It is important to note that the privacy rule was modified to eliminate patient consent while Thompson was HHS secretary.  Americans must continue to monitor closely the intended and unintended consequences of health-care reforms.  Eliminating the precious ethic of consent is hardly an improvement. 



  • Office of the National Coordinator for Health Information Technology (ONCHIT), American Health Information Community Press Release, September 13, 2005.
  • "Electronic Medical-records Plan Raises Fears: Privacy Advocates Missing from Feds' Recommendation Panel," World Net Daily, September 17, 2005.
  • "The New Healthcare System," New American, September 5, 2005.
  • "'Health Chips' Could Help Patients in US," The Business (London), July 31, 2005.

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Prescription for Privacy Invasions

State governments nationwide soon plan to track electronically Americans' use of commonly prescribed medications for pain, anxiety, attention-deficit disorder and sleep disorders.


On August 11, President Bush signed into law the National All Schedules Prescription Electronic Reporting Act of 2005. It authorizes 60 million taxpayer dollars over five years to establish electronic prescription drug surveillance programs in all 50 states and the District of Columbia. It requires those dispensing controlled substances (such as pharmacists and physicians) to submit information to state governments within one week of filling prescriptions, including patients' names, addresses and telephone numbers. Data also will be collected on animal owners whose pets are prescribed controlled substances by veterinarians.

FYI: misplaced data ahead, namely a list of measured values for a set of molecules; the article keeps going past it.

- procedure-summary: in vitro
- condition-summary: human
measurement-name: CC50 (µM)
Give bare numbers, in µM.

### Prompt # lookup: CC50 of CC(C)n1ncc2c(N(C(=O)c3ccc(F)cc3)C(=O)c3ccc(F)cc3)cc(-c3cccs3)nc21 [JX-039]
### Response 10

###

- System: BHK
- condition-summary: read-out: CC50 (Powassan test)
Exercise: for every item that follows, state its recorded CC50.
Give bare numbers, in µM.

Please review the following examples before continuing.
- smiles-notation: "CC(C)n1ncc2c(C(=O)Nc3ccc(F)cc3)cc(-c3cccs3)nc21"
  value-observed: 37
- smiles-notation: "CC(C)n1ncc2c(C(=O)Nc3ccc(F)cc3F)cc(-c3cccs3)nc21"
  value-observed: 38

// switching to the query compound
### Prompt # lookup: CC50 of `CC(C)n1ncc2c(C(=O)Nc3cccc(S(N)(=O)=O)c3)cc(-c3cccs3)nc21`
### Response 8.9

Congress's stated purpose of the law is to help physicians identify and treat prescription drug addiction and abuse. (According to the National Institute on Drug Abuse, 2.7 percent of the population age 12 and older use prescription drugs for non-medical purposes.) However, the legislation goes much further than its announced intent by also allowing local, state and federal law-enforcement agents to use the nationwide electronic prescription drug data.